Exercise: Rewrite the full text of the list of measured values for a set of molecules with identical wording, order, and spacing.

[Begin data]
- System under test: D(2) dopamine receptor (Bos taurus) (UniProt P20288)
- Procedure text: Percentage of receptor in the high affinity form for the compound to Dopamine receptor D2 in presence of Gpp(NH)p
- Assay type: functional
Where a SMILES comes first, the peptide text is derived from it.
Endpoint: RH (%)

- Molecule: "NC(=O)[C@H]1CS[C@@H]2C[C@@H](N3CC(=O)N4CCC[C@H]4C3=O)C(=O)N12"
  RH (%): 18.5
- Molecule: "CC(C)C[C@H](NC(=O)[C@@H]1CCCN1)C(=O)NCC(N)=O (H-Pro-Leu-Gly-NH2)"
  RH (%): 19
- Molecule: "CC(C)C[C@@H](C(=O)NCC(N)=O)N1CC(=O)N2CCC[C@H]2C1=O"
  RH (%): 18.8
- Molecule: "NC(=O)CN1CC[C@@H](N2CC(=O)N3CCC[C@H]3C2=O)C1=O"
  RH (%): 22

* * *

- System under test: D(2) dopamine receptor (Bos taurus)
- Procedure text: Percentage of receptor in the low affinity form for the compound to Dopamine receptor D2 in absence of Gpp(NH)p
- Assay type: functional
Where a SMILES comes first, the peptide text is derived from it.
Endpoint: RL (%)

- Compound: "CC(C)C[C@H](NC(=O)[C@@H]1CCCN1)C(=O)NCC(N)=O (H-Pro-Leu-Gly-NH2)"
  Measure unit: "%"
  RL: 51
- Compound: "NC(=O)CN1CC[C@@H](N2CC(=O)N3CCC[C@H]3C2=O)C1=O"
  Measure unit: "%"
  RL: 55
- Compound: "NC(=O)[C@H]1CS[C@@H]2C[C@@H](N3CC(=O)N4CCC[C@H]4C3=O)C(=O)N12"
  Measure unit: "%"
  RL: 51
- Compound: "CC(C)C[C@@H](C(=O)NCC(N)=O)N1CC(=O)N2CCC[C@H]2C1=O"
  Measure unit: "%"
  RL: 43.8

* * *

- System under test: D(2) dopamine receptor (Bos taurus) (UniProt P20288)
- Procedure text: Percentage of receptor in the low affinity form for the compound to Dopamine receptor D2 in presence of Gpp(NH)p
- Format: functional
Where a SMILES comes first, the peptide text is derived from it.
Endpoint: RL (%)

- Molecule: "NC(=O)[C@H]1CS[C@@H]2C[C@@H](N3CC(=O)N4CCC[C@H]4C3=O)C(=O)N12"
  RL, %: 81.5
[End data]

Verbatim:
- System under test: D(2) dopamine receptor (Bos taurus) (UniProt P20288)
- Procedure text: Percentage of receptor in the high affinity form for the compound to Dopamine receptor D2 in presence of Gpp(NH)p
- Assay type: functional
Where a SMILES comes first, the peptide text is derived from it.
Endpoint: RH (%)

- Molecule: "NC(=O)[C@H]1CS[C@@H]2C[C@@H](N3CC(=O)N4CCC[C@H]4C3=O)C(=O)N12"
  RH (%): 18.5
- Molecule: "CC(C)C[C@H](NC(=O)[C@@H]1CCCN1)C(=O)NCC(N)=O (H-Pro-Leu-Gly-NH2)"
  RH (%): 19
- Molecule: "CC(C)C[C@@H](C(=O)NCC(N)=O)N1CC(=O)N2CCC[C@H]2C1=O"
  RH (%): 18.8
- Molecule: "NC(=O)CN1CC[C@@H](N2CC(=O)N3CCC[C@H]3C2=O)C1=O"
  RH (%): 22

* * *

- System under test: D(2) dopamine receptor (Bos taurus)
- Procedure text: Percentage of receptor in the low affinity form for the compound to Dopamine receptor D2 in absence of Gpp(NH)p
- Assay type: functional
Where a SMILES comes first, the peptide text is derived from it.
Endpoint: RL (%)

- Compound: "CC(C)C[C@H](NC(=O)[C@@H]1CCCN1)C(=O)NCC(N)=O (H-Pro-Leu-Gly-NH2)"
  Measure unit: "%"
  RL: 51
- Compound: "NC(=O)CN1CC[C@@H](N2CC(=O)N3CCC[C@H]3C2=O)C1=O"
  Measure unit: "%"
  RL: 55
- Compound: "NC(=O)[C@H]1CS[C@@H]2C[C@@H](N3CC(=O)N4CCC[C@H]4C3=O)C(=O)N12"
  Measure unit: "%"
  RL: 51
- Compound: "CC(C)C[C@@H](C(=O)NCC(N)=O)N1CC(=O)N2CCC[C@H]2C1=O"
  Measure unit: "%"
  RL: 43.8

* * *

- System under test: D(2) dopamine receptor (Bos taurus) (UniProt P20288)
- Procedure text: Percentage of receptor in the low affinity form for the compound to Dopamine receptor D2 in presence of Gpp(NH)p
- Format: functional
Where a SMILES comes first, the peptide text is derived from it.
Endpoint: RL (%)

- Molecule: "NC(=O)[C@H]1CS[C@@H]2C[C@@H](N3CC(=O)N4CCC[C@H]4C3=O)C(=O)N12"
  RL, %: 81.5